On the surface, a last will and testament and a trust are both estate planning documents that are used to bequeath assets to designated beneficiaries after a person has passed on. In the state of California, there are distinct advantages, however, to using a trust instead of the more traditional last will and testament.
Benefits of a Trust Over a Will
Trusts Can Avoid Probate
When a trust is in place, assets that are owned in the name of the trust can be immediately passed on. Probate is the process of changing the name on a deed or title from the name of the deceased to that of the new owner. In order to make this happen, the family of the deceased must file an appeal with the California courts and wait for the court to approve the will.
While the family is waiting on this legal process nothing can be done with any of the assets, including any bills that need to be paid with money that was listed in the last will and testament.
Trusts Can Provide Credit Protection
Sadly, it is not at all uncommon for the inheritance left by parents for their children to be pecked at by credit card companies, bankruptcy courts, or even an old lawsuit. A trust can prevent this from happening because the money is not in the name of the deceased, but rather under the name and protection of the trust.
Ownership of the assets will remain in trust while still allowing the beneficiary access to their inheritance in accordance with the wishes of the deceased. Leaving your assets to your family this way ensures that what you have worked for your entire life is dispersed in the way that you wish.
Trusts Can Protect Governmental Benefits For A Person with Disabilities
If you leave assets through a last will and testament to a family member who receives any type of income-based government benefits, your gift could potentially cause your loved one to lose those benefits based on the sudden influx of money.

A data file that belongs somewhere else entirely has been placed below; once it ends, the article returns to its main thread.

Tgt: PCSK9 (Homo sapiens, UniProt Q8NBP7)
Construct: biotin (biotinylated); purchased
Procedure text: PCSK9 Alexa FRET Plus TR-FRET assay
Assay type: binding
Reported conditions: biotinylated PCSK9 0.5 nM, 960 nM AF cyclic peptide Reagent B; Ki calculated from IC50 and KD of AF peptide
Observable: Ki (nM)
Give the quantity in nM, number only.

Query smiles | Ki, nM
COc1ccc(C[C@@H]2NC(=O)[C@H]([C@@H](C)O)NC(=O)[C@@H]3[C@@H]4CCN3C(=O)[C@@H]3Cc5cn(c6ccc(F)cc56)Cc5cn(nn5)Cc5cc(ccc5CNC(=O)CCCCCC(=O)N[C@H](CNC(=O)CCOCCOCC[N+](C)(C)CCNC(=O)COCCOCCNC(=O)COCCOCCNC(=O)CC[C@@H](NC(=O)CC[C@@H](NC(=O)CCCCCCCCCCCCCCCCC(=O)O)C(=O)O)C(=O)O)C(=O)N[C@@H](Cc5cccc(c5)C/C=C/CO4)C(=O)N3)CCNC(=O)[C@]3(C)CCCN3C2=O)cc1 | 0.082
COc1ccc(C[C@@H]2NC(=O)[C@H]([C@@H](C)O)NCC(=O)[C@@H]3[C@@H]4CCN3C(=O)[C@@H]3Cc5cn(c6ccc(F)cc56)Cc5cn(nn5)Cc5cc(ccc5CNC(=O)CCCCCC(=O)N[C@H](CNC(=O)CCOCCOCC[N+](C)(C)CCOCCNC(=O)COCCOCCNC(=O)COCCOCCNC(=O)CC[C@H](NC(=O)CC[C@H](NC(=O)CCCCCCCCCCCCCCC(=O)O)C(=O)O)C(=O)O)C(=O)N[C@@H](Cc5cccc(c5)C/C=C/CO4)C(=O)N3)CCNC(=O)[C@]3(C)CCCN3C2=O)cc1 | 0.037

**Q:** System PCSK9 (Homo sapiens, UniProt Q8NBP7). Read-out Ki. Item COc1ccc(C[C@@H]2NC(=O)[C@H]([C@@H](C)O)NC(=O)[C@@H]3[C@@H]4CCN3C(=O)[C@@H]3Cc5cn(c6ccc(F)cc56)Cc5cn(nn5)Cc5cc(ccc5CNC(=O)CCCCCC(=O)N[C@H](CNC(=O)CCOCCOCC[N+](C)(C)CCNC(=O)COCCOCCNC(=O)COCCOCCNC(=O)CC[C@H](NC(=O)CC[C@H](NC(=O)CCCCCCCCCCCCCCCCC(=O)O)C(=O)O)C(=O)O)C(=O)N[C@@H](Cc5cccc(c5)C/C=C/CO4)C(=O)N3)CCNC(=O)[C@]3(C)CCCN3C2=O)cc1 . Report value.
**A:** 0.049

Unless the amount you are leaving is so substantial that the person will no longer have any use for those benefits, putting them into a trust will ensure that they get all of their inheritance and are able to keep the benefits that they need.
Trusts can Administer Assets for Minor Beneficiaries without Court Intervention
Trying to leave money to a minor can create a legal bottleneck. According to the law, minors cannot legally receive assets. If you leave money to a minor via a will, the court will have to appoint a Conservator to be in charge of the money.
The Conservator must then report to the courts annually and deal with an overseer in order to make sure that the money is not being misused in any way. This often means substantial costs and long delays when it comes to getting anything done. Creating a trust ensures that the courts will not be involved in the matter.
California Probate and Estate Planning Attorney
The differences between a last will and benefit and a trust are numerous. These are just some of the major differences that affect the majority of the people trying to decide between the two for the purposes of estate planning.
A qualified Los Angeles will and testament attorney can you help make an informed decision when it comes to the best thing to do with your assets so that your loved ones will receive them as intended. For a free consultation regarding your estate planning, contact the Levia Law Firm by calling us at (818) 703-1777 today.